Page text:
The Mid-Columbia STEM Nexus Initiative awarded a one-year $50,000 grant to the Kennewick School District to promote and expand STEM learning in their schools. Through a multi-pronged approach, the district was able to purchase Mystery Science, a hands-on science curriculum that supports learning in English and Spanish, provide supplies and professional development for 55 teachers to bring the lessons to life in their classrooms, and also helped build STEM kits for schools to explore during family nights. 
After a two-year COVID-induced hiatus, Washington State University Tri-Cities relaunched Summer STEM Camps with the help of funds from a two-year Mid-Columbia STEM Nexus Initiative grant. Ten teachers from local schools participated in professional development activities the week before camp to learn new and innovative strategies to teach STEM content and then to use best practices to instruct the summer camp programs. Nearly 100 elementary students in 3rd through 5th grade participated in the week-long camp. Students explored the environment, the engineering and design process, computational thinking, coding, and art.
“I enjoyed engineering because I got to build a lot of fun things. I failed in some, but I laughed a lot and had fun.” - Student (4th Grade)
STEM Like ME!℠ is a suite of school-based programs, teacher grants, and professional development opportunities that broadens students’ awareness and perceptions of STEM careers and the coursework and skills necessary to pursue them. 
Created and led by The STEM Foundation, STEM Like ME!℠ programs
have inspired more than 28,000 students across Washington.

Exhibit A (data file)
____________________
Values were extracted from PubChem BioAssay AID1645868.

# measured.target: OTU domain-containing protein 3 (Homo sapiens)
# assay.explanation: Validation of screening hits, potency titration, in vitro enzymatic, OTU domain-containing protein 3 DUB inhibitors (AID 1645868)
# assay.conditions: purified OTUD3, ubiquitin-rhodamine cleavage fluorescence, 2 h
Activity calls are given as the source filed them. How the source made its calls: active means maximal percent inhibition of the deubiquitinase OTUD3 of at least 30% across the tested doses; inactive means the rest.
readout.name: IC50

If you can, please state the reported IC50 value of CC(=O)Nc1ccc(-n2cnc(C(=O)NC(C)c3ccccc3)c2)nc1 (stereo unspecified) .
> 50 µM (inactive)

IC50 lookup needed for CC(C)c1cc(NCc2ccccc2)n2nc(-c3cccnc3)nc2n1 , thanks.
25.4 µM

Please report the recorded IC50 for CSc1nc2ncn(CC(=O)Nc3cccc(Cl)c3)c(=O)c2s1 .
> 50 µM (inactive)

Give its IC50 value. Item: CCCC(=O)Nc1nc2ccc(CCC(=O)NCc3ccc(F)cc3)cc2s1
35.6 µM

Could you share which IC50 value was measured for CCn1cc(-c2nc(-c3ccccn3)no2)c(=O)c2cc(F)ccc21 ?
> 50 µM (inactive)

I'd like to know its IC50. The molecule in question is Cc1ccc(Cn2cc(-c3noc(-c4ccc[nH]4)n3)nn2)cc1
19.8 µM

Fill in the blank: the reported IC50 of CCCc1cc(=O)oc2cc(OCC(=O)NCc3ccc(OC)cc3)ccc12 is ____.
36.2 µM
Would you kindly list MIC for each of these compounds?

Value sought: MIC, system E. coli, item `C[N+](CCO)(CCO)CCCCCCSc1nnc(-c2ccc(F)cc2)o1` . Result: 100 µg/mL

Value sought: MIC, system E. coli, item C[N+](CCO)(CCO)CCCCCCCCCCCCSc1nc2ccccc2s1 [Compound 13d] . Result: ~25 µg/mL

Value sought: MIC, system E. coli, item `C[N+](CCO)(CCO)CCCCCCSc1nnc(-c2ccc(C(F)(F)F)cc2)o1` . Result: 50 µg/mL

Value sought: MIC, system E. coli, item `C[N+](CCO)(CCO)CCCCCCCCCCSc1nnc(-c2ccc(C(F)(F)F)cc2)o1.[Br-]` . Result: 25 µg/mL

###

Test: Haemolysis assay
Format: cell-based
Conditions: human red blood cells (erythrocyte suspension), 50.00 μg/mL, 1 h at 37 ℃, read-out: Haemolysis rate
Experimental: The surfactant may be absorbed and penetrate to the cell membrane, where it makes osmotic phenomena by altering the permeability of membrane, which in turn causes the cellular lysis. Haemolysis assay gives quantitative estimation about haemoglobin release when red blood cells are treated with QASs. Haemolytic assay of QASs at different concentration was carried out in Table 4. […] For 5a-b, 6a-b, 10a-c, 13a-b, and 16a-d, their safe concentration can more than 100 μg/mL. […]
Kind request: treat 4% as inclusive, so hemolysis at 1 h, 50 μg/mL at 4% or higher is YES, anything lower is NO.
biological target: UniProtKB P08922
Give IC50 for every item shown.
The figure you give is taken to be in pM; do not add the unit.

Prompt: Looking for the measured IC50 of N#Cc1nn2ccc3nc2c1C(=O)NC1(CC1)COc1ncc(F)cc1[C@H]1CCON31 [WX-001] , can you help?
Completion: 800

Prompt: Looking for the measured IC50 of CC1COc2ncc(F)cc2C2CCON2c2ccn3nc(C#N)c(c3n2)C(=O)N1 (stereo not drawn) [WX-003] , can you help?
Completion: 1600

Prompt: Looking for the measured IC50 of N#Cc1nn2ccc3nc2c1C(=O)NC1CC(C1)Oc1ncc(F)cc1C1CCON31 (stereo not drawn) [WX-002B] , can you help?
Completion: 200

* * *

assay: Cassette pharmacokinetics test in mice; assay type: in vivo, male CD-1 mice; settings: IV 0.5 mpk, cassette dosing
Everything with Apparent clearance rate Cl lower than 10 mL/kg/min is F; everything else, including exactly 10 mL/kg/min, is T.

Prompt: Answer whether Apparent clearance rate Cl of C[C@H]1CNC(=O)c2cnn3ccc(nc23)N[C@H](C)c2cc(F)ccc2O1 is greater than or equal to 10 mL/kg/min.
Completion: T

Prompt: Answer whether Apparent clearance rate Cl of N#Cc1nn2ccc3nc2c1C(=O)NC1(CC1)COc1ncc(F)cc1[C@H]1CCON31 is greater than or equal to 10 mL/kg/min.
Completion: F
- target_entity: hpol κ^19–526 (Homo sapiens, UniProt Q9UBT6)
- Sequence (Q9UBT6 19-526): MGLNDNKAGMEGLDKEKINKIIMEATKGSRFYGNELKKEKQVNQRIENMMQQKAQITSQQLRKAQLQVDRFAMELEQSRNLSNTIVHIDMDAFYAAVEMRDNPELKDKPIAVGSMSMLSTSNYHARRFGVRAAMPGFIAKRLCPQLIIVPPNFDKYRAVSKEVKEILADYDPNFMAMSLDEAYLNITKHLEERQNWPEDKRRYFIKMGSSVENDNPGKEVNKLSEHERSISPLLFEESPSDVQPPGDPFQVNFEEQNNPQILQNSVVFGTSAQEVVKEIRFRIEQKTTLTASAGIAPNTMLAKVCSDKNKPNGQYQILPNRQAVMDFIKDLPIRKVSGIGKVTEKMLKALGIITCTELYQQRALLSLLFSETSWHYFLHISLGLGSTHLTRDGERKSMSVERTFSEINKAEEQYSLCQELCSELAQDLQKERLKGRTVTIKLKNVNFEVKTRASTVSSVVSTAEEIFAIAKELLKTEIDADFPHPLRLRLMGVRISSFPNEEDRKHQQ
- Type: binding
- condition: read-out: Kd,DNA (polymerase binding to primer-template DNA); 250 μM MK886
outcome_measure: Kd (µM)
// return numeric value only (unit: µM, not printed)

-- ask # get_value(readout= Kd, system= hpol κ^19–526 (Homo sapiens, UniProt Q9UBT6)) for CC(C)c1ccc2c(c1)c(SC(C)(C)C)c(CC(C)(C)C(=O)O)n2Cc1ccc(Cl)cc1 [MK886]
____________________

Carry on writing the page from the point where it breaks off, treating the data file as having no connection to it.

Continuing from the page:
Below are highlights of the programs being presented during the 2022-23 school year:
STEM Like ME!℠ Explorer: Students meet with a series of STEM professionals, participate in engaging hands-on activities, learn about career pathways and begin to create their own vision of a rewarding and purposeful career path.
STEM Like ME!℠ Design: Students are introduced to a STEM professional who shares various engineering career options, their personal career pathway journey and what they like about their career. A design challenge competition is linked to the program to engage students beyond the classroom experience.
STEM Like ME!℠ School-Based Internship: Students work in small teams with host company staff and a classroom instructor to create and present solutions to a real-world challenge that correlates with classroom curriculum. The internship features in-class activities coupled with a workplace component.
STEM Like ME!℠ Empower: Students are provided with tools and training to identify personal strengths, interests, talents and traits that can impact career selection and satisfaction. Program ties closely with the state-required High School and Beyond Plan. Students interact with STEM professionals to see how their unique traits align with potential careers.